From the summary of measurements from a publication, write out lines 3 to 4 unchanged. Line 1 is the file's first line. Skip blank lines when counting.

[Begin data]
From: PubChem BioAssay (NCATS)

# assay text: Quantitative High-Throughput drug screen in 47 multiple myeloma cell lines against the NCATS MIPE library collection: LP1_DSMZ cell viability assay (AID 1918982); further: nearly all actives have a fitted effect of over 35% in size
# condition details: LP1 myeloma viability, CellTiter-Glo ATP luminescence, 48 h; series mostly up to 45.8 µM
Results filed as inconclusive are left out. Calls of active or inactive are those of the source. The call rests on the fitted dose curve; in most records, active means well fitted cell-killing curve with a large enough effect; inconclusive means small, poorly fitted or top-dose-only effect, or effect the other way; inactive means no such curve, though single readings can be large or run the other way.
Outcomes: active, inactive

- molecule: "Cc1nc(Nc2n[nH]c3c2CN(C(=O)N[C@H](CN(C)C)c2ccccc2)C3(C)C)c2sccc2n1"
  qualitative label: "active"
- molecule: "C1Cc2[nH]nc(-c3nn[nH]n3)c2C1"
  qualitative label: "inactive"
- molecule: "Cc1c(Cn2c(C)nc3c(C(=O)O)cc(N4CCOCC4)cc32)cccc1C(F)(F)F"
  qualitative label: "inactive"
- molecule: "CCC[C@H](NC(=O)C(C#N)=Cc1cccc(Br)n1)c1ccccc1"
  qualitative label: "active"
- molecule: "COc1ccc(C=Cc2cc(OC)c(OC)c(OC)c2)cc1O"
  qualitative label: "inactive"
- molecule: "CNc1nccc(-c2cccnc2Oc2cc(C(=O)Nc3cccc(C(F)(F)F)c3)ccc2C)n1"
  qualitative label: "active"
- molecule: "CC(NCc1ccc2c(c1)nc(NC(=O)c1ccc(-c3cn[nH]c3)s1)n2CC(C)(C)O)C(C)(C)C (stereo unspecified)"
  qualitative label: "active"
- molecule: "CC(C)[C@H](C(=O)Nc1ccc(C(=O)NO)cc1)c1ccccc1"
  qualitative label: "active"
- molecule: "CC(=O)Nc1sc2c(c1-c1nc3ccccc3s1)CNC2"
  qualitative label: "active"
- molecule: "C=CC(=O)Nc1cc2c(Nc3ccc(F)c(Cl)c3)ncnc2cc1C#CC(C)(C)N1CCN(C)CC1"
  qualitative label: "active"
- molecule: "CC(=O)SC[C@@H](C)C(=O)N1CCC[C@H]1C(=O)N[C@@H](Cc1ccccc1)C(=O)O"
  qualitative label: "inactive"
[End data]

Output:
# condition details: LP1 myeloma viability, CellTiter-Glo ATP luminescence, 48 h; series mostly up to 45.8 µM
Results filed as inconclusive are left out. Calls of active or inactive are those of the source. The call rests on the fitted dose curve; in most records, active means well fitted cell-killing curve with a large enough effect; inconclusive means small, poorly fitted or top-dose-only effect, or effect the other way; inactive means no such curve, though single readings can be large or run the other way.